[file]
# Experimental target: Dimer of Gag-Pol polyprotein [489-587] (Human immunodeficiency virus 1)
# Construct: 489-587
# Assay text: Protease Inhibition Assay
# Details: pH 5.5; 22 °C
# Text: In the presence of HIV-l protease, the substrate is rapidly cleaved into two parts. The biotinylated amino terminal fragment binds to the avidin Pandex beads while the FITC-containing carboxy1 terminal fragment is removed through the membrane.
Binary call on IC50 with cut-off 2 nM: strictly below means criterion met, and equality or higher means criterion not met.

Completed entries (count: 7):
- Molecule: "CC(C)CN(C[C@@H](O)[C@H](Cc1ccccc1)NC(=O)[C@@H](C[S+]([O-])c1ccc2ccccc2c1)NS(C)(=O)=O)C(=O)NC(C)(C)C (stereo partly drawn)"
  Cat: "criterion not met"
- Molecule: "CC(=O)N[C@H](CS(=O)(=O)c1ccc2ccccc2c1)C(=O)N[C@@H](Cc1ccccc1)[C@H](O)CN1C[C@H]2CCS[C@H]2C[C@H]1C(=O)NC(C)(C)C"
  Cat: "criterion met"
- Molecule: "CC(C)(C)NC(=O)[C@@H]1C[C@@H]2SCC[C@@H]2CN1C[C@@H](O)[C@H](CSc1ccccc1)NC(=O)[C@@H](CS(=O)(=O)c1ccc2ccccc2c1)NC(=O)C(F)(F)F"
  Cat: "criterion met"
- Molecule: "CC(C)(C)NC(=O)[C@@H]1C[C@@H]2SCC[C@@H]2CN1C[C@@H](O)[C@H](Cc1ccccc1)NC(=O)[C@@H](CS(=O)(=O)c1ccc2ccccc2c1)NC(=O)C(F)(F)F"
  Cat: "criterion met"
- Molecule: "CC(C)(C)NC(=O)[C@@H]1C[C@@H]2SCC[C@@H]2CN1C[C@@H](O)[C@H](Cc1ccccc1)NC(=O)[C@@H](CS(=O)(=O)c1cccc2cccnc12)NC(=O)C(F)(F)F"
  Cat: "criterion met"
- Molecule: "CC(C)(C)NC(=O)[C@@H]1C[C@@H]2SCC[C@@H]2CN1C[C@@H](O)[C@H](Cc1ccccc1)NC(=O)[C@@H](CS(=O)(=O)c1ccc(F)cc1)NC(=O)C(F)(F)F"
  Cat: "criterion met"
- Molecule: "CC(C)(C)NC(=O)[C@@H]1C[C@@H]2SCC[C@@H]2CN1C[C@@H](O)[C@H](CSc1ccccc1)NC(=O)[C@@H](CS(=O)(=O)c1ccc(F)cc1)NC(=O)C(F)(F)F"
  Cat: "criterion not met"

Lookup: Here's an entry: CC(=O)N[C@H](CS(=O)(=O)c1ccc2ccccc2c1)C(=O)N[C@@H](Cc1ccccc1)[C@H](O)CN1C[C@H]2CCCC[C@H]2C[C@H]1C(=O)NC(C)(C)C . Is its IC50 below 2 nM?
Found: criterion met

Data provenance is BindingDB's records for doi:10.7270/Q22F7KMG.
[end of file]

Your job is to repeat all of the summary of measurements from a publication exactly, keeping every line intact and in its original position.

# Experimental target: Dimer of Gag-Pol polyprotein [489-587] (Human immunodeficiency virus 1)
# Construct: 489-587
# Assay text: Protease Inhibition Assay
# Details: pH 5.5; 22 °C
# Text: In the presence of HIV-l protease, the substrate is rapidly cleaved into two parts. The biotinylated amino terminal fragment binds to the avidin Pandex beads while the FITC-containing carboxy1 terminal fragment is removed through the membrane.
Binary call on IC50 with cut-off 2 nM: strictly below means criterion met, and equality or higher means criterion not met.

Completed entries (count: 7):
- Molecule: "CC(C)CN(C[C@@H](O)[C@H](Cc1ccccc1)NC(=O)[C@@H](C[S+]([O-])c1ccc2ccccc2c1)NS(C)(=O)=O)C(=O)NC(C)(C)C (stereo partly drawn)"
  Cat: "criterion not met"
- Molecule: "CC(=O)N[C@H](CS(=O)(=O)c1ccc2ccccc2c1)C(=O)N[C@@H](Cc1ccccc1)[C@H](O)CN1C[C@H]2CCS[C@H]2C[C@H]1C(=O)NC(C)(C)C"
  Cat: "criterion met"
- Molecule: "CC(C)(C)NC(=O)[C@@H]1C[C@@H]2SCC[C@@H]2CN1C[C@@H](O)[C@H](CSc1ccccc1)NC(=O)[C@@H](CS(=O)(=O)c1ccc2ccccc2c1)NC(=O)C(F)(F)F"
  Cat: "criterion met"
- Molecule: "CC(C)(C)NC(=O)[C@@H]1C[C@@H]2SCC[C@@H]2CN1C[C@@H](O)[C@H](Cc1ccccc1)NC(=O)[C@@H](CS(=O)(=O)c1ccc2ccccc2c1)NC(=O)C(F)(F)F"
  Cat: "criterion met"
- Molecule: "CC(C)(C)NC(=O)[C@@H]1C[C@@H]2SCC[C@@H]2CN1C[C@@H](O)[C@H](Cc1ccccc1)NC(=O)[C@@H](CS(=O)(=O)c1cccc2cccnc12)NC(=O)C(F)(F)F"
  Cat: "criterion met"
- Molecule: "CC(C)(C)NC(=O)[C@@H]1C[C@@H]2SCC[C@@H]2CN1C[C@@H](O)[C@H](Cc1ccccc1)NC(=O)[C@@H](CS(=O)(=O)c1ccc(F)cc1)NC(=O)C(F)(F)F"
  Cat: "criterion met"
- Molecule: "CC(C)(C)NC(=O)[C@@H]1C[C@@H]2SCC[C@@H]2CN1C[C@@H](O)[C@H](CSc1ccccc1)NC(=O)[C@@H](CS(=O)(=O)c1ccc(F)cc1)NC(=O)C(F)(F)F"
  Cat: "criterion not met"

Lookup: Here's an entry: CC(=O)N[C@H](CS(=O)(=O)c1ccc2ccccc2c1)C(=O)N[C@@H](Cc1ccccc1)[C@H](O)CN1C[C@H]2CCCC[C@H]2C[C@H]1C(=O)NC(C)(C)C . Is its IC50 below 2 nM?
Found: criterion met

Data provenance is BindingDB's records for doi:10.7270/Q22F7KMG.